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Livejournal.com has changed the way people relate to their diaries.

Jenny Phan

Some of the most creative and intellectual endeavors are built on journaling. But in the past two decades, journaling has mutated a new body. It has become a viral idea that is catching on even here in cold, reserved Minnesota.

Electronic journaling, or as it is often known, blogging, is becoming a medium that many people depend on for interpersonal communication. It’s also taking over the role of the diary from traditional pen and paper.

Livejournal.com, created and released in 1999, has made its presence felt in Minnesota with about 15,000 members. However, those numbers are minor in comparison to the 164,312 Californians recorded as livejournal.com members.

“It began in Washington,” explained Jesse Proulx, community site supervisor and public relations contact for livejournal.com. “News of the site spread into California before making a big noise on the East Coast.”

Livejournal.com is a morphed version of a Web site and a personal journal intended to “offer a cool journal hosting service to anyone that’s interested,” Proulx said. It allows users to publicize their thoughts and write for themselves, too.

But there is one catch.

Not everyone can join for free. Livejournal.com is like a digital version of a night club. You only get in if you pay the fee or are VIP. The only way to get a VIP pass is to be invited by someone else.

By only allowing current members to recruit new members, livejournal.com weeds out the drunkards who crash the club and cause problems, but it also slows the member growth rate.

Mason Butler, a University music student who joined livejournal.com in January, said he didn’t think the Web site was growing and that there really is any need for it to do so.

A paying member pays $5 for two months of services, $15 for 6 months or $25 for a year. Paid members get a range of services such as the ability to create polls or customize their journal site.

Besides polls and customization, paying for an account also gives the user the ability to update a page as many times as he or she wants in a single day. The free account places a ceiling of three updates per day. But that doesn’t stop many members from joining. It merely separates the journal-dependent from the nonjournal-dependent.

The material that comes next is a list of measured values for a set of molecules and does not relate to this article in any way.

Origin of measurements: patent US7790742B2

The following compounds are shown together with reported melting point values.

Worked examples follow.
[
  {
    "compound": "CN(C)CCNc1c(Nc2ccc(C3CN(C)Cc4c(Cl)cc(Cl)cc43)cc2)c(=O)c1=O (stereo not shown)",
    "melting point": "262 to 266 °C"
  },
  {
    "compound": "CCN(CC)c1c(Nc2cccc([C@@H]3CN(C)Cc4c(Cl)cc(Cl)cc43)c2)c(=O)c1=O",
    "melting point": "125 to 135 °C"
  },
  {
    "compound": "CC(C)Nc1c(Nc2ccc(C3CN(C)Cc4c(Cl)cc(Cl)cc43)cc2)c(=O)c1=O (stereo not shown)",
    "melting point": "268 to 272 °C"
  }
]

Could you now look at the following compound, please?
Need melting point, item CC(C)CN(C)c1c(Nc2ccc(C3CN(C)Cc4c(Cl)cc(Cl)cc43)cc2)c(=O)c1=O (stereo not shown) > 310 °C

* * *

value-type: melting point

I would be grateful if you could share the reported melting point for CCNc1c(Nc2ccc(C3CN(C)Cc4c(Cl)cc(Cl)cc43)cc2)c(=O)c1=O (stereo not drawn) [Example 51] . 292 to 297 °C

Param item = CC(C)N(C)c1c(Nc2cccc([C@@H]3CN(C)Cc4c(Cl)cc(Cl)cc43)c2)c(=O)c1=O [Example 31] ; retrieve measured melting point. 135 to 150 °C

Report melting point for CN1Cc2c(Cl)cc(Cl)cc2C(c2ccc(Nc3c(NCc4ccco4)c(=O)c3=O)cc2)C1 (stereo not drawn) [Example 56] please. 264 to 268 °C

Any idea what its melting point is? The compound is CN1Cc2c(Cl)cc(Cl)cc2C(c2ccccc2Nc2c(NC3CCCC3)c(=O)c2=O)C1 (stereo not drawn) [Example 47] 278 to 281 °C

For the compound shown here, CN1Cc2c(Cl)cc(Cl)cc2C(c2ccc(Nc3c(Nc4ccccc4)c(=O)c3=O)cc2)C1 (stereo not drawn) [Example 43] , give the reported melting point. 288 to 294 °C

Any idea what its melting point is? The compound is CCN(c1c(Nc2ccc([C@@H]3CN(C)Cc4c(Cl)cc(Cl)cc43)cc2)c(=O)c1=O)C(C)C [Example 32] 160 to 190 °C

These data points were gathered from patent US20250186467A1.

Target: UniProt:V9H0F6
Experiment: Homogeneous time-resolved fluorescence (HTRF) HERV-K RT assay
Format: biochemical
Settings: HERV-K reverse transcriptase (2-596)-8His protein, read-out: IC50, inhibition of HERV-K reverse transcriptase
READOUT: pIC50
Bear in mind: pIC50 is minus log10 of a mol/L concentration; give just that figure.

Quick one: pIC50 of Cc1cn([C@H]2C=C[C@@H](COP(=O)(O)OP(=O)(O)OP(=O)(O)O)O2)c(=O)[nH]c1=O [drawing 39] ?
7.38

Butler finds using the Internet and e-mail much more convenient than other methods of communication. “I don’t use the phone often,” Butler said. “I’ve gotten used to having it.”

Others use livejournal.com for different reasons.

Vu Dang, a third-year electrical engineering student, learned about livejournal.com from the Manga Anime Society at the University.

“A lot of people have lots to say and livejournal.com is a way for them to do that,” said Dang, who also averred that livejournal.com was a way to keep in contact with friends.

Conventional journaling is often seen as a means to re-evaluate oneself, but with livejournal.com, traditional ideas about journaling are combined with Internet technology and the activity becomes a public spectacle.

“If they don’t mind reading about me then I don’t mind them knowing about my account,” said Justin Wendlandt, a 25-year-old computer science student who has been using livejournal.com for three years.

“I personally use livejournal to catalog my daily events and thoughts so that I have some place to go back to look at them. Of course one could also use a physical diary or something, but livejournal is a good way to share past experiences and failures so that others can learn from it,” Wendlandt said.

The significantly more convenient communications the Internet has engendered are still being defined. Undoubtedly, there remain many spheres of human activity that will lend themselves to this kind of mediation.